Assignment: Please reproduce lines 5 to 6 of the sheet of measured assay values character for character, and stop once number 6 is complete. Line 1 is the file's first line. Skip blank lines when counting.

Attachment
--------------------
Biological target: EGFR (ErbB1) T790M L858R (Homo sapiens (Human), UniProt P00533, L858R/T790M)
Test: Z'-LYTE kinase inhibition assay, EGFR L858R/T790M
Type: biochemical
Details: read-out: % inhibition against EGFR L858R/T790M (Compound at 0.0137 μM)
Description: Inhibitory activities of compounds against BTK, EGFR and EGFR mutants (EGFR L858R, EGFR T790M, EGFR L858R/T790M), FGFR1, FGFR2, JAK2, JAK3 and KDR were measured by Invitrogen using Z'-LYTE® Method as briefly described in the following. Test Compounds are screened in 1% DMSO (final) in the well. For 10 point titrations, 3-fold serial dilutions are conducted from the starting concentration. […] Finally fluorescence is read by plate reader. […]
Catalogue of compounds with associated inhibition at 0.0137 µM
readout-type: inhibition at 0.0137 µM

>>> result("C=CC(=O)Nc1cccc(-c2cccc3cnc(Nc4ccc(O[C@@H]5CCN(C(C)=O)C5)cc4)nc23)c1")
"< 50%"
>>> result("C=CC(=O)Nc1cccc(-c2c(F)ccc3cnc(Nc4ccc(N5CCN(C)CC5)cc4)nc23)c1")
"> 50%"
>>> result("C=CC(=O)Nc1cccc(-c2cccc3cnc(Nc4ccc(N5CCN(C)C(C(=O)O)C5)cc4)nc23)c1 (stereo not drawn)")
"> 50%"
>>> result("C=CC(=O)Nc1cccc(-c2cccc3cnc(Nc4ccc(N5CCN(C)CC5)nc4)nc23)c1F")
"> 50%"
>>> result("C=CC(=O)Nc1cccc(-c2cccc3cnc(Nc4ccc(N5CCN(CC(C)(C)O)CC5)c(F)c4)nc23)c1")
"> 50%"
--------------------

Description: Inhibitory activities of compounds against BTK, EGFR and EGFR mutants (EGFR L858R, EGFR T790M, EGFR L858R/T790M), FGFR1, FGFR2, JAK2, JAK3 and KDR were measured by Invitrogen using Z'-LYTE® Method as briefly described in the following. Test Compounds are screened in 1% DMSO (final) in the well. For 10 point titrations, 3-fold serial dilutions are conducted from the starting concentration. […] Finally fluorescence is read by plate reader. […]
Catalogue of compounds with associated inhibition at 0.0137 µM